Assistance for Refugees and Stateless Persons




Assistance for Refugees and Stateless Persons

Most people have resided in one country their whole life and struggle to understand those who are forced to move. Migrants are often met with suspicion, fear, and contempt. A refugee life is difficult as it is; dealing with widespread rejection makes it even harder. On top of that, the state is often indifferent at best, or outright hostile in its treatment of forced migrants, further exacerbating their plight and making their life unbearable.

The refugee policies in Russia are formally governed by the Federal Law On Refugees. The law was passed in 1993 in response to the dire need to accommodate nationals from former Soviet republics who poured into the country after the collapse of the USSR. Today, however, the law is largely useless for those trying to escape war and persecution in their countries—it simply does not work in the Russian legal practice. It is next to impossible to get asylum, let alone citizenship, in Russia, which means that migrants are denied access to legal residence and residents’ rights. Refugees in Russia are shut off from accessing education, medical and social services, and legal employment. No assistance programs—federal or regional—exist to alleviate their plight.

The Civil Assistance Committee is the oldest non-profit organization in Russia helping refugees and stateless persons. The predicament of refugees and stateless persons is similar: in both cases people cannot return to their home country. For refugees, it is because of the danger they would face upon their return; for stateless persons, it is because they have nowhere to go.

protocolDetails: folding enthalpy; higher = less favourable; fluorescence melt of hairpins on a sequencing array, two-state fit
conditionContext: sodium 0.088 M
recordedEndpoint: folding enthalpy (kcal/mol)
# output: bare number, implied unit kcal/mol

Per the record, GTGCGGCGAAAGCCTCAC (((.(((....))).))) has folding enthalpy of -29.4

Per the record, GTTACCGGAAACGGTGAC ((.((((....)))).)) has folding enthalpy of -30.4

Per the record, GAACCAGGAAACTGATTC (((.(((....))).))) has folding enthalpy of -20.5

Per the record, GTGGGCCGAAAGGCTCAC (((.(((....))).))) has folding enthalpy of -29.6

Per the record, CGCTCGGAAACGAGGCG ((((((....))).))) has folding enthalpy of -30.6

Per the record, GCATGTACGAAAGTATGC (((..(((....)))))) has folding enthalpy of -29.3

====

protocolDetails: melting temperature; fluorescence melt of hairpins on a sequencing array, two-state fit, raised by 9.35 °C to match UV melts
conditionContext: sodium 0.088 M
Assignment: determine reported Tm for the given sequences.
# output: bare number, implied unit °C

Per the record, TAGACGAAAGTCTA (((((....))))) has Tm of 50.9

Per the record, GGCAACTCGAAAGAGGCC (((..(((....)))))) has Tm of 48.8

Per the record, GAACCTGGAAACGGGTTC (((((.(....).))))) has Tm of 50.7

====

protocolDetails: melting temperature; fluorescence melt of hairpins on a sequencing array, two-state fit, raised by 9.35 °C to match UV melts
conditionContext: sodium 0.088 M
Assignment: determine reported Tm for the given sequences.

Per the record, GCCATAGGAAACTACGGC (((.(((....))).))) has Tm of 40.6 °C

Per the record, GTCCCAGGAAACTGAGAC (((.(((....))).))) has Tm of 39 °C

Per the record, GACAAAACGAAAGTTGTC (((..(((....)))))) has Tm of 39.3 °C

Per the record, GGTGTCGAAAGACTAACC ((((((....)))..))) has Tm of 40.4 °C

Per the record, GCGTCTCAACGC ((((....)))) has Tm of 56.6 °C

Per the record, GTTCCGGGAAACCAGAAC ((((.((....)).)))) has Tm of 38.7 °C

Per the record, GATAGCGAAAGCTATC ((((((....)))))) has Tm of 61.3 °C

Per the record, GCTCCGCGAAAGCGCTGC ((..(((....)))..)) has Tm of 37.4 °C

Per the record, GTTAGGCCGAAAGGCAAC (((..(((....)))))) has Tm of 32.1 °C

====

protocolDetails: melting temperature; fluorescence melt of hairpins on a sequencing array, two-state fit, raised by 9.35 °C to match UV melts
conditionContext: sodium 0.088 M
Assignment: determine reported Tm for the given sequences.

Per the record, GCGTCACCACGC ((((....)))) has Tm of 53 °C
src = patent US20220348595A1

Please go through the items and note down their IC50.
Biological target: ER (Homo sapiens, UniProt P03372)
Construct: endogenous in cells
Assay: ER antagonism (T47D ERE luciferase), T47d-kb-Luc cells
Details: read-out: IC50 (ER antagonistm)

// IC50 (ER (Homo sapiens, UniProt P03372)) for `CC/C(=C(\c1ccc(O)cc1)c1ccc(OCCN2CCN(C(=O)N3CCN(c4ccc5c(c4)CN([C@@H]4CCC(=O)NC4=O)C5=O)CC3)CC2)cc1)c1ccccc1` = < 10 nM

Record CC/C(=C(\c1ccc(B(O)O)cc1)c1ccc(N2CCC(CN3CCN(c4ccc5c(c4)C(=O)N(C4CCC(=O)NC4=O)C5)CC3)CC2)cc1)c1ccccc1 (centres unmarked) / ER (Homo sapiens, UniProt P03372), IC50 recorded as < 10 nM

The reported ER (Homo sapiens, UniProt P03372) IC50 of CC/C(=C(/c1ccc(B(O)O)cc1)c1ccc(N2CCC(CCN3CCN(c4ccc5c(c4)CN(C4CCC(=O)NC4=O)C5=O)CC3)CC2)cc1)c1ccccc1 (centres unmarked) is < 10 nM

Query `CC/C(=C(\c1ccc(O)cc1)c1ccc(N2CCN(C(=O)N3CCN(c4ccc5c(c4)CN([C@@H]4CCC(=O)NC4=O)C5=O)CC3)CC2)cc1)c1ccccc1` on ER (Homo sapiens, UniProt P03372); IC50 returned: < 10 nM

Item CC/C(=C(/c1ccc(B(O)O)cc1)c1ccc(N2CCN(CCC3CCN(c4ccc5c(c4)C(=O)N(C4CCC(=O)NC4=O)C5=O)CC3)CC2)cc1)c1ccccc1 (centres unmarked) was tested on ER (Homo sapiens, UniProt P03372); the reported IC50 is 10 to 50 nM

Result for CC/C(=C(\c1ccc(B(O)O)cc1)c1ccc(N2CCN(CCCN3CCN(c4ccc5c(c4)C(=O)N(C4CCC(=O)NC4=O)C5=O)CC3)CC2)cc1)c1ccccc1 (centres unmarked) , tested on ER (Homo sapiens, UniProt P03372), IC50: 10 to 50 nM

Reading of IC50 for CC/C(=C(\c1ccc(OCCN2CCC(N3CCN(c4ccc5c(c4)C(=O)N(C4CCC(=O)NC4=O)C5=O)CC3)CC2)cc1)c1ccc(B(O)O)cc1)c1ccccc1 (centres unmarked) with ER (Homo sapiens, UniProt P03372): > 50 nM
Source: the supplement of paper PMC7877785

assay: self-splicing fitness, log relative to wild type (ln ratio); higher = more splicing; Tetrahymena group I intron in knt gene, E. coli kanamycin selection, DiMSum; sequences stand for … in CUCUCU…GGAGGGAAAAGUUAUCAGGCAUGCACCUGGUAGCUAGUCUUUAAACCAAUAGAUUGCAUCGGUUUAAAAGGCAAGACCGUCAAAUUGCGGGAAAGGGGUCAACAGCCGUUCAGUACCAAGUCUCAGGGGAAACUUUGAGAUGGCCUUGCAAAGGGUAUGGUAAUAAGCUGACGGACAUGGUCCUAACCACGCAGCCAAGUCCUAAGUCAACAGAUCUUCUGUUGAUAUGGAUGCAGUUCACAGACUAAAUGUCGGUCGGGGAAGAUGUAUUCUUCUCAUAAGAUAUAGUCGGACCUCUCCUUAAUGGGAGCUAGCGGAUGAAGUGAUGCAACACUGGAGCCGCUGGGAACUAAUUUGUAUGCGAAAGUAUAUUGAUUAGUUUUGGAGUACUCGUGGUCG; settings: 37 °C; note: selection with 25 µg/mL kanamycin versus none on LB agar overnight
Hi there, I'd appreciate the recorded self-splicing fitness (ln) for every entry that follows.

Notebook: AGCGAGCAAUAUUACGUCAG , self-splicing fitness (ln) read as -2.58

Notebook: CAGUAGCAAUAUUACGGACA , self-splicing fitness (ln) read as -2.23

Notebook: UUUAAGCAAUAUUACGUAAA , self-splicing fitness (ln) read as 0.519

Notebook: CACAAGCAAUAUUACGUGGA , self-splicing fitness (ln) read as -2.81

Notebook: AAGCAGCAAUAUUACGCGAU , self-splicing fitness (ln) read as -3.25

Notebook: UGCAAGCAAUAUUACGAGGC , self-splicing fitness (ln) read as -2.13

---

In most cases, stateless persons in Russia are former Soviet citizens who—for various reasons—were unable to get citizenship in the country where they resided when the Union collapsed. Many of them have been living in Russia for a long time but cannot become Russian citizens because of the complexities of our legal system. Like refugees, these people are denied access to federal pensions, free public education, and state medicine.

The refugees and stateless persons who come to us for assistance can tell us about their problems better than any faceless facts and figures. There are days when our waiting room at Olimpiyskiy Prospekt 22 is buzzing with speech from all corners of the world: you can meet Syrians, Ukrainians, Afghans, Abkhazian Georgians, people from African countries, and Russians who formerly resided in Soviet republics.

We help everyone regardless of their ethnicity, race, religion, and political affiliation.
How we can help:

— We offer free consultations to refugees and migrants on legal and any other questions
— We escort refugees and migrants on their trips to state and medical organizations
— We file petitions to state authorities and various organizations on behalf of refugees and stateless persons
— We help to appeal denials of asylum and citizenship applications
— We provide legal defense and assistance for people who face deportation to a country where their life is in danger
— We help to secure school education for children of migrants
— We offer free medical and psychological help
— We offer one-time emergency financial help
— We help with Russian language learning



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